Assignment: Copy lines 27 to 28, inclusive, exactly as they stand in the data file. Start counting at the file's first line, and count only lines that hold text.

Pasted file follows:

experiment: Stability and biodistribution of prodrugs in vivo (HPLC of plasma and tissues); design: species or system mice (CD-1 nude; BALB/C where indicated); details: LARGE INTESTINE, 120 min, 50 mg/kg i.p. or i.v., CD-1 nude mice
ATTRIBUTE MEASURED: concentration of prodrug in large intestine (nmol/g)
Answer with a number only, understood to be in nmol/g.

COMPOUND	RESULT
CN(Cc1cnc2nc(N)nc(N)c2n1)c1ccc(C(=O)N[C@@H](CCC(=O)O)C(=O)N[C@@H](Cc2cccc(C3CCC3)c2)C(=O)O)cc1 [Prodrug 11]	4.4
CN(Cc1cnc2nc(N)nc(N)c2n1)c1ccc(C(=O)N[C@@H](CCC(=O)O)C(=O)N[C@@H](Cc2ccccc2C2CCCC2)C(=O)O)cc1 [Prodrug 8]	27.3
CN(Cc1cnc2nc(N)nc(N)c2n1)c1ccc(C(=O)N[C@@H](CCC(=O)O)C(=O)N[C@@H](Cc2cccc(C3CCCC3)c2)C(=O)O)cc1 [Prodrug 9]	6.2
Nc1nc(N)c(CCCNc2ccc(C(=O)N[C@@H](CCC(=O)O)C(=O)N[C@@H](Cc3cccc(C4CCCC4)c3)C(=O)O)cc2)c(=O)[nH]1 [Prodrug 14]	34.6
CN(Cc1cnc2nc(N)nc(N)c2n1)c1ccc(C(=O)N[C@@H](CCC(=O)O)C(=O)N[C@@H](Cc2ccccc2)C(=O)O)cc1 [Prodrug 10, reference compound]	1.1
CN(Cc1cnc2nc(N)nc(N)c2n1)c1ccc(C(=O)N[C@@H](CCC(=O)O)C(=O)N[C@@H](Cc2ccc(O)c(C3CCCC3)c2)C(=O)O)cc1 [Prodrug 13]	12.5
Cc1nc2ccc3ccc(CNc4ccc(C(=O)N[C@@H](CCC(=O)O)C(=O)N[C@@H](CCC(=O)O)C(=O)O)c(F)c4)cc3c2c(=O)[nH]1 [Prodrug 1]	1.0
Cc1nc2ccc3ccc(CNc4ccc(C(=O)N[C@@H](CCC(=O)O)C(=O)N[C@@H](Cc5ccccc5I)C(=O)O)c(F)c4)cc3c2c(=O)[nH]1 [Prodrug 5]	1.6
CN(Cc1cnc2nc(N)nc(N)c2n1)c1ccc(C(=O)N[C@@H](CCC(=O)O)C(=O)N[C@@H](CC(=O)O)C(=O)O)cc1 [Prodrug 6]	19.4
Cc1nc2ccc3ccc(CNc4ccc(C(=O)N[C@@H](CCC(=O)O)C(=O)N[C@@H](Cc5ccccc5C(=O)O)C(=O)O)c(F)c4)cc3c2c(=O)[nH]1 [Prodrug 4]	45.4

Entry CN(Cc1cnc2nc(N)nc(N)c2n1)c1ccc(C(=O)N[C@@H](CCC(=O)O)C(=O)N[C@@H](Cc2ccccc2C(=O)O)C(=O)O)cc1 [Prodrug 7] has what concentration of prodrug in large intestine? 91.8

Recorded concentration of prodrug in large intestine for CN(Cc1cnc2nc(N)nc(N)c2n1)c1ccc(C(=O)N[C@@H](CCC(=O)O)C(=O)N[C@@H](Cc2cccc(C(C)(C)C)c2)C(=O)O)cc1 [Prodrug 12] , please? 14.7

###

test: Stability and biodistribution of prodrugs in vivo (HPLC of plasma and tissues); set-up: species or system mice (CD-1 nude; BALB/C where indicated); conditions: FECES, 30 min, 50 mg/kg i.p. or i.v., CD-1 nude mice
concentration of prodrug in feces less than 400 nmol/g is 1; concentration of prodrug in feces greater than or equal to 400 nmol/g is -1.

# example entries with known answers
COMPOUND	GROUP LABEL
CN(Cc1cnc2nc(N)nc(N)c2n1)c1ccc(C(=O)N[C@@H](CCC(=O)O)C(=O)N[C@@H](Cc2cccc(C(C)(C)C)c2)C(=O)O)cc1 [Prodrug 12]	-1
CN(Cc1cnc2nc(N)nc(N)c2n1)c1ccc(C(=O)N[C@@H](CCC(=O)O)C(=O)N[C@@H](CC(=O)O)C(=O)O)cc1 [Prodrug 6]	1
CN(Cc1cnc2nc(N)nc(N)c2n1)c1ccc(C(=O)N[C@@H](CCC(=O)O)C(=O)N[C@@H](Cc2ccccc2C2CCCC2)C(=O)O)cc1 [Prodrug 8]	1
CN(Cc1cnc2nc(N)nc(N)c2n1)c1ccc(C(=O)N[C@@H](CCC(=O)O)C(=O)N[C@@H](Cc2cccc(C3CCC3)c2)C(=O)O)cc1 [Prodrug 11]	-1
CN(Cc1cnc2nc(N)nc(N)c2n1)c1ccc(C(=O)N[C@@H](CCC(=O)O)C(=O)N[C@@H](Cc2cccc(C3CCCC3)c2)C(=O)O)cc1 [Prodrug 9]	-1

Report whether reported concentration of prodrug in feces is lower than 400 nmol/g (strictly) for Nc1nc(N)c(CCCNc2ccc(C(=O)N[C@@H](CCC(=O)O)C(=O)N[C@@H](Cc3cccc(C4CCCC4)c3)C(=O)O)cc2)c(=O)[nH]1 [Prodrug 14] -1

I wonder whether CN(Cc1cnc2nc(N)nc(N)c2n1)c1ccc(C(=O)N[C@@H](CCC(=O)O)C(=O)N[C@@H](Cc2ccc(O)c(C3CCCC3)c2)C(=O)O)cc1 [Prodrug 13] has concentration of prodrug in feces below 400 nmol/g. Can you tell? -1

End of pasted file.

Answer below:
Report whether reported concentration of prodrug in feces is lower than 400 nmol/g (strictly) for Nc1nc(N)c(CCCNc2ccc(C(=O)N[C@@H](CCC(=O)O)C(=O)N[C@@H](Cc3cccc(C4CCCC4)c3)C(=O)O)cc2)c(=O)[nH]1 [Prodrug 14] -1

I wonder whether CN(Cc1cnc2nc(N)nc(N)c2n1)c1ccc(C(=O)N[C@@H](CCC(=O)O)C(=O)N[C@@H](Cc2ccc(O)c(C3CCCC3)c2)C(=O)O)cc1 [Prodrug 13] has concentration of prodrug in feces below 400 nmol/g. Can you tell? -1